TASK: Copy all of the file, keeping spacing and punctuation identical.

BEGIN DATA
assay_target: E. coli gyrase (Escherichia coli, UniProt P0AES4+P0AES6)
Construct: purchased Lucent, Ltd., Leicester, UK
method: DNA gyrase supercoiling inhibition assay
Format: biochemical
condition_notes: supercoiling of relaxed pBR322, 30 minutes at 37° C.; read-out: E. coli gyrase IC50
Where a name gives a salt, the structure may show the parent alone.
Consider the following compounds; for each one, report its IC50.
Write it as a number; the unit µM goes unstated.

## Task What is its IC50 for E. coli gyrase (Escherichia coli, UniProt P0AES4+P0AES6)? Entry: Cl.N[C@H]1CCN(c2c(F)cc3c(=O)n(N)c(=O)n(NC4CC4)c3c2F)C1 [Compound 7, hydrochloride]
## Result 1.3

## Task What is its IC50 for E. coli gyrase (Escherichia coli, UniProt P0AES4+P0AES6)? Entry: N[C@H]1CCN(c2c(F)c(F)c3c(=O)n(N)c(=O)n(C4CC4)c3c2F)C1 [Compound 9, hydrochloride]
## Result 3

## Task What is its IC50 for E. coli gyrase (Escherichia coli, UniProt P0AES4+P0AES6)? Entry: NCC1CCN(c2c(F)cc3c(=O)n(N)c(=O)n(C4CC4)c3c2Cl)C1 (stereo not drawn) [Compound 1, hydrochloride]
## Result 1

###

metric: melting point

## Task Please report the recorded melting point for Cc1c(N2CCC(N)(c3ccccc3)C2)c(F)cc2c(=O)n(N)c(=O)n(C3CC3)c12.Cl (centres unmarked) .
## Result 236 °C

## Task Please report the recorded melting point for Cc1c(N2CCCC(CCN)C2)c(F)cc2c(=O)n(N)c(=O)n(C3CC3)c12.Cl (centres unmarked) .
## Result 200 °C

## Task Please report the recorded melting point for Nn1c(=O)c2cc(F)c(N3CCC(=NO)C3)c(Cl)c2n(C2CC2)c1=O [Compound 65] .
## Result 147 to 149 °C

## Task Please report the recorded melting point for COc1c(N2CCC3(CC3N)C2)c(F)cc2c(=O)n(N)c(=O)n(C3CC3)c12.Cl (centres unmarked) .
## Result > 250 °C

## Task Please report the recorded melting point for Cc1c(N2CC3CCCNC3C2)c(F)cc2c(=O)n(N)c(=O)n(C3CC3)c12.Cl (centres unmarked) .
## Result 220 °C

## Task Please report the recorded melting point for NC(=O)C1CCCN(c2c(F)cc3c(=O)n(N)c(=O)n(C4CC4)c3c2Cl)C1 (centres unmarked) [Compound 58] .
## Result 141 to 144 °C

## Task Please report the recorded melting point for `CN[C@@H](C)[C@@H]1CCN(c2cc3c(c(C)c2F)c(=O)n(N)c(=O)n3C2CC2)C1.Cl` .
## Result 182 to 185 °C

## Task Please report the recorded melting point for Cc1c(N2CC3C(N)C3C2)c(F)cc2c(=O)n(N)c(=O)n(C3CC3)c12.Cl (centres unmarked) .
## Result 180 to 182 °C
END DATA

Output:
assay_target: E. coli gyrase (Escherichia coli, UniProt P0AES4+P0AES6)
Construct: purchased Lucent, Ltd., Leicester, UK
method: DNA gyrase supercoiling inhibition assay
Format: biochemical
condition_notes: supercoiling of relaxed pBR322, 30 minutes at 37° C.; read-out: E. coli gyrase IC50
Where a name gives a salt, the structure may show the parent alone.
Consider the following compounds; for each one, report its IC50.
Write it as a number; the unit µM goes unstated.

## Task What is its IC50 for E. coli gyrase (Escherichia coli, UniProt P0AES4+P0AES6)? Entry: Cl.N[C@H]1CCN(c2c(F)cc3c(=O)n(N)c(=O)n(NC4CC4)c3c2F)C1 [Compound 7, hydrochloride]
## Result 1.3

## Task What is its IC50 for E. coli gyrase (Escherichia coli, UniProt P0AES4+P0AES6)? Entry: N[C@H]1CCN(c2c(F)c(F)c3c(=O)n(N)c(=O)n(C4CC4)c3c2F)C1 [Compound 9, hydrochloride]
## Result 3

## Task What is its IC50 for E. coli gyrase (Escherichia coli, UniProt P0AES4+P0AES6)? Entry: NCC1CCN(c2c(F)cc3c(=O)n(N)c(=O)n(C4CC4)c3c2Cl)C1 (stereo not drawn) [Compound 1, hydrochloride]
## Result 1

###

metric: melting point

## Task Please report the recorded melting point for Cc1c(N2CCC(N)(c3ccccc3)C2)c(F)cc2c(=O)n(N)c(=O)n(C3CC3)c12.Cl (centres unmarked) .
## Result 236 °C

## Task Please report the recorded melting point for Cc1c(N2CCCC(CCN)C2)c(F)cc2c(=O)n(N)c(=O)n(C3CC3)c12.Cl (centres unmarked) .
## Result 200 °C

## Task Please report the recorded melting point for Nn1c(=O)c2cc(F)c(N3CCC(=NO)C3)c(Cl)c2n(C2CC2)c1=O [Compound 65] .
## Result 147 to 149 °C

## Task Please report the recorded melting point for COc1c(N2CCC3(CC3N)C2)c(F)cc2c(=O)n(N)c(=O)n(C3CC3)c12.Cl (centres unmarked) .
## Result > 250 °C

## Task Please report the recorded melting point for Cc1c(N2CC3CCCNC3C2)c(F)cc2c(=O)n(N)c(=O)n(C3CC3)c12.Cl (centres unmarked) .
## Result 220 °C

## Task Please report the recorded melting point for NC(=O)C1CCCN(c2c(F)cc3c(=O)n(N)c(=O)n(C4CC4)c3c2Cl)C1 (centres unmarked) [Compound 58] .
## Result 141 to 144 °C

## Task Please report the recorded melting point for `CN[C@@H](C)[C@@H]1CCN(c2cc3c(c(C)c2F)c(=O)n(N)c(=O)n3C2CC2)C1.Cl` .
## Result 182 to 185 °C

## Task Please report the recorded melting point for Cc1c(N2CC3C(N)C3C2)c(F)cc2c(=O)n(N)c(=O)n(C3CC3)c12.Cl (centres unmarked) .
## Result 180 to 182 °C